It also helps that Cain landed with Jacoby Brissett, one of the better deep passers in the league. Cain's athletic profile shows two terrific advantages in speed and change of direction, and he certainly translates that speed to the field. His first two years at Clemson, with quarterback Deshaun Watson, showcased that more than ever.
2015-16 featured 72 receptions, 1,306 yards, 14 touchdowns and a ridiculous 18.1 yards per catch. Watch for him to quickly build a rapport with Brissett and allow Hilton and Grant to settle into their natural roles. Hilton and Cain will be dangerous deep threats, while Grant and tight end Jack Doyle can own underneath assignments.
Armani Watts, S, Kansas City Chiefs
It's possible that if former Texas A&M safety Armani Watts was draft-eligible after his breakout 2015 season, he would've been a second-round choice. But his 2016 season was cut short to injury and then the entire team disappointed in 2017. Watts landed as the 124th overall pick to the Kansas City Chiefs.
The Chiefs have a wide-open competition for a true free safety like Watts. Where the fourth-round pick struggles is in run defense, as he's more of an ankle-grabber than someone who can rely on a strong frame to explode through ball-carriers. That hurt his value, but that weakness is also mitigated at deep safety.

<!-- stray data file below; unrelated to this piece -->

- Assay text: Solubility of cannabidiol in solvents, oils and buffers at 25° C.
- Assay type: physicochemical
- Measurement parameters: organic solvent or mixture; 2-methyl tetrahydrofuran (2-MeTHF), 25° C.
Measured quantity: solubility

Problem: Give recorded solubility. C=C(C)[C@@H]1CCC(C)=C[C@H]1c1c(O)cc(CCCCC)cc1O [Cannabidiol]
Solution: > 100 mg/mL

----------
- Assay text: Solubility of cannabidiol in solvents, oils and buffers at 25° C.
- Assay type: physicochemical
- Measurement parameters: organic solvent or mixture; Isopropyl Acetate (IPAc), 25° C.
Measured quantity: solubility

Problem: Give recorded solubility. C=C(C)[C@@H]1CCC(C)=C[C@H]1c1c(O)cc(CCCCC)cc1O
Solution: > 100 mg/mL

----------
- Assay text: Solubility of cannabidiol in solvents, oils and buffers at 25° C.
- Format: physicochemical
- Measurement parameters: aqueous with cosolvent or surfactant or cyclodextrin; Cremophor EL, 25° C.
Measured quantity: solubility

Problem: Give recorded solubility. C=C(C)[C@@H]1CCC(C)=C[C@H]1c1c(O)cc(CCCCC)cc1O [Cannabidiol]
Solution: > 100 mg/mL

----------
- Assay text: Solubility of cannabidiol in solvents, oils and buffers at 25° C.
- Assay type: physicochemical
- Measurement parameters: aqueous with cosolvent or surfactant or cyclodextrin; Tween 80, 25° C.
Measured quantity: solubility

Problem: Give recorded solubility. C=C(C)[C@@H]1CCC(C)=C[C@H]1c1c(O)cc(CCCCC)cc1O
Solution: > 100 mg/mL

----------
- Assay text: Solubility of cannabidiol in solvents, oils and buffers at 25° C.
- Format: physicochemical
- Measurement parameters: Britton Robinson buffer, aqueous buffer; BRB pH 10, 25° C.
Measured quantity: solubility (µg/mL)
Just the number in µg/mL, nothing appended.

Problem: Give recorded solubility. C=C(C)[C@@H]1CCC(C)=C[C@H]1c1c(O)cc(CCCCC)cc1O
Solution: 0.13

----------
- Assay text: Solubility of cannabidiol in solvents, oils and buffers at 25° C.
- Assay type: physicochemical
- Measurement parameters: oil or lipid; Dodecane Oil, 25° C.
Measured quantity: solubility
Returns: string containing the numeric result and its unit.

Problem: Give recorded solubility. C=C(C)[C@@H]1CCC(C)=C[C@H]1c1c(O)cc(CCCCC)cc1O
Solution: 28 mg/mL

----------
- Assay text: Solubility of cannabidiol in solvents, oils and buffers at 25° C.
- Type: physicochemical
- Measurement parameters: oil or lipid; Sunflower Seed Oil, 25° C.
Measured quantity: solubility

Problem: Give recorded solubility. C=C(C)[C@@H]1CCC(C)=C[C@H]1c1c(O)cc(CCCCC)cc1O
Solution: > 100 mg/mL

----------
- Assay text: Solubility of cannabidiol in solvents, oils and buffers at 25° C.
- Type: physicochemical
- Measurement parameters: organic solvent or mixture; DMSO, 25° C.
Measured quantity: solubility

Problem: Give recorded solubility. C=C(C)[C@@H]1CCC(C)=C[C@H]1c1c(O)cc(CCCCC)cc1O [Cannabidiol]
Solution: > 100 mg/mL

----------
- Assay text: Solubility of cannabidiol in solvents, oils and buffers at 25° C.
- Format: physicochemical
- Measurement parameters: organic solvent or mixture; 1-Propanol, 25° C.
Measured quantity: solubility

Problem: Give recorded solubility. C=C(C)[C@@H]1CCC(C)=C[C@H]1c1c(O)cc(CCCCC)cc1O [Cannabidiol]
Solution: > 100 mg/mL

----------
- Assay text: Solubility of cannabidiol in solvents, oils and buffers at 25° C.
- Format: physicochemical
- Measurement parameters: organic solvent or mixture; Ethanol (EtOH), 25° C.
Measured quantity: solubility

His roaming presence will allow the Chiefs to use Eric Berry and Daniel Sorensen closer to the line of scrimmage in run support or in coverage. His 10 career interceptions, five fumbles recovered and seven fumbles forced are as impressive production from the position as any safety in the last few classes.
Especially with Marcus Peters gone, it'll be important for the Chiefs to find as many players who locate the ball as well as Watts; otherwise, the defense will struggle to find an impactful replacement.
Maurice Hurst, DT, Oakland Raiders